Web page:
An evolutionary purpose

But although the everyday content seems to support the idea that dreams have no function, other researchers have shown otherwise. Researchers at the University of Turku in Finland have found support for an evolutionary purpose of dreams. When they analysed nearly 600 dreams they found that two thirds contained at least one threat, and that more than 60 per cent of these threats were likely to be experienced in real life.

The idea is that during dreaming the brain builds up a model of the world, taking into account what happened in the real world so that strategies can be planned and problems solved.

“The hypothesis is that the biological function of dreaming is to simulate threatening events and to rehearse threat perception and threat avoidance,'' says Dr Antti Revonsuo, a psychologist at the University of Turku. “In the ancestral environment human life was short and full of threats. A dream-production mechanism that tends to select threatening waking events and simulate them over and over again would have been valuable for the development of threat-avoiding skills.'

An aid to daytime learning?

Research at Harvard University has found support for another idea, that sleeping and dreaming boost daytime learning. Researchers found that when they woke people as soon as they had fallen asleep and then analysed the content of their dreams that the subjects were already processing images from a computer game that they had been playing beforehand. That, say the researchers, suggests nocturnal brain processing was helping them to play the game better.

Jim Horne, the director of the Sleep Research Centre at Loughborough University and author of Sleepfaring, is sceptical about the value of analysing the dreams of others. “People who obsessively record their dreams probably are not normal dreamers. Most normal dreamers don't remember dreams because they are junk basically. Most dreams last for 20 minutes or longer, so recall is often of the distorted end of the dream,'' he says.

The idea that dreams have an essential function is further undermined, he adds, by research showing that people taking some drugs, including certain antidepressants, do not dream at all for months. Dreaming, he suggests, is a consequence of the brain not wanting to be switched off for eight hours and its needs to be stimulated. The job of dreams, it seems, may be to keep the brain entertained and the body asleep. “They are the cinema of the mind where the brain creates junk B movies that are entertaining, but which mean little and arebest forgotten.”

www.dreambank.net

Factbox: What do our dreams mean?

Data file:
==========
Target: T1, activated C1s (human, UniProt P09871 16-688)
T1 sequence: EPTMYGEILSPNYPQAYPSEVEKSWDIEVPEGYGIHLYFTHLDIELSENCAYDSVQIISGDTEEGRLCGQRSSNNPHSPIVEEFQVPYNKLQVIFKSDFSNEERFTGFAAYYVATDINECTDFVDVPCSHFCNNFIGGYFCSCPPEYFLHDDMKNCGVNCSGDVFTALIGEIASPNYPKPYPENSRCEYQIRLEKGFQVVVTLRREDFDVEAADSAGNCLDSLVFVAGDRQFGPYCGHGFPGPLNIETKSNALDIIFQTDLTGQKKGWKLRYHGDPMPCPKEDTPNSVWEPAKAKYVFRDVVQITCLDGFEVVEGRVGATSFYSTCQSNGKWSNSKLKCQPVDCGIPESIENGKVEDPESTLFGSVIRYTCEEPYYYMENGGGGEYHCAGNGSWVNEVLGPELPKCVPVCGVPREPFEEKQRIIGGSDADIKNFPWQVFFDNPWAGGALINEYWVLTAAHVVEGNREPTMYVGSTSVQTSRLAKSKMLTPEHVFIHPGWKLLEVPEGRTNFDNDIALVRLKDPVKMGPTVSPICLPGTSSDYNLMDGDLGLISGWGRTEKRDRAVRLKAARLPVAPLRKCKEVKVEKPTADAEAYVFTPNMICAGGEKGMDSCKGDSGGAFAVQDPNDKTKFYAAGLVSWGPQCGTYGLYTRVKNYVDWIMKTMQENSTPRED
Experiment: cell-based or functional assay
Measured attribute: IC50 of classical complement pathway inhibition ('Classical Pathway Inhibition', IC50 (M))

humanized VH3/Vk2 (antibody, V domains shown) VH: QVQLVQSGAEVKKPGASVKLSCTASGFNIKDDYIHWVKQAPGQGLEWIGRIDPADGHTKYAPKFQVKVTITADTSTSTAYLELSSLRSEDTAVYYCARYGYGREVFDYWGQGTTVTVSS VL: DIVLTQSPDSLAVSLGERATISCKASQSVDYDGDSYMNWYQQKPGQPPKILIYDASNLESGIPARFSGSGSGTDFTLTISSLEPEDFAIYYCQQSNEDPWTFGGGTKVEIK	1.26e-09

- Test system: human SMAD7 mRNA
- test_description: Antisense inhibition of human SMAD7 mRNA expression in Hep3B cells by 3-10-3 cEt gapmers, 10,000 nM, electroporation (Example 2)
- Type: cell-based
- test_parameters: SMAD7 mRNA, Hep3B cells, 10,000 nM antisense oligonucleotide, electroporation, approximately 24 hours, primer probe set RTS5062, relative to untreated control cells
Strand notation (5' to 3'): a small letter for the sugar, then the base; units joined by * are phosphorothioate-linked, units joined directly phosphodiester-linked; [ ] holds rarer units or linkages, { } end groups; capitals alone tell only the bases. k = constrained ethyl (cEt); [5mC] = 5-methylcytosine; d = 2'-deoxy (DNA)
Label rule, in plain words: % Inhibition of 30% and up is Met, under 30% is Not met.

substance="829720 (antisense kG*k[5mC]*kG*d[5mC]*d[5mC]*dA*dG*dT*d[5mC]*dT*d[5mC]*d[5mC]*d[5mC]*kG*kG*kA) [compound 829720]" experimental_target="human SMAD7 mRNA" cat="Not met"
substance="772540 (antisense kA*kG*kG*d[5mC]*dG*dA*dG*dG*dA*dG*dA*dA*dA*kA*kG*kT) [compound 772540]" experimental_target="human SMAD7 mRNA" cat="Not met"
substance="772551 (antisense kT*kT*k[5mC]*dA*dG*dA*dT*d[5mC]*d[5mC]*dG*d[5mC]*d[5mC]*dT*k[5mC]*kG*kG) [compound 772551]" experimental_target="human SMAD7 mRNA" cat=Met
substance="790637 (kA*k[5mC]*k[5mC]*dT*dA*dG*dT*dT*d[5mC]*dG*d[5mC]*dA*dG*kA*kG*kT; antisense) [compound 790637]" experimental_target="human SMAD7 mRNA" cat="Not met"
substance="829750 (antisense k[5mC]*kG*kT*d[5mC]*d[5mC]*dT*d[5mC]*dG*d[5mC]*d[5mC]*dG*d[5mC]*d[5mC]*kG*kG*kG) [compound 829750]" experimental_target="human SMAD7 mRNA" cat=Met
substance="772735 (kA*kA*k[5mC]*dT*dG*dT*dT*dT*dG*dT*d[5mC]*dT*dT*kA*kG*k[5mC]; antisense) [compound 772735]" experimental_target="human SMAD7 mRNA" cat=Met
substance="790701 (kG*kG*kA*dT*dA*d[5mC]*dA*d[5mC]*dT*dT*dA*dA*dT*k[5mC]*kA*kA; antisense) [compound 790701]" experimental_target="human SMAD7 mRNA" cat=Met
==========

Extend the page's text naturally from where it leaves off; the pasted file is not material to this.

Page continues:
The stuff of nightmares

According to the dream specialist Dr Patricia Garfield, a past president of the Association for the Study of Dreams, there are 12 basic nightmares that are universal, including being chased or being naked in public, as well as drowning, falling or being menaced by the dead.

Personality and dreams

People with conservative personalities dream more about being chased, fall from high buildings with greater frequency, and are prone to themes of discontent and unhappiness. They also have far fewer sexual dreams, according to research by the Santa Clara University, California.

Be careful what you read

People who are attracted to fantasy novels are more prone to nightmares, while children who read scary books are three times as likely to have scary dreams, according to research at Swansea University. It also shows that the dreams of those who prefer romantic novels are more emotionally intense.

Flying high

Nearly one person in 12 has had a recent dream about flying, according to a study at Mannheim University in Germany. “The increase in people who report flying dreams might reflect the increasing amount of air travel,'' they say.

Don't watch the news

Dream topics change in response to what we worry about. According to dreams filed at the World Dream Bank, a library of 1,500 dream texts and images (www.worlddreambank.org), more people seem to be dreaming about climate change, while a study at Tufts University in Boston disclosed that the dreams of dream diarists immediately after the 9/11 attacks were different from those just before.

Dreams in numbers

5-30 minutes the average length of a dream

Every 90min how often we dream at night

33% of dreams convey misfortune

25% of dreams take place in a known location

50% of social interactions in dreams are aggressive, usually towards the dreamer

95% to 99% the proportion of dreams that we forget

Source: Times database, Sleepfaring by Professor Jim Horne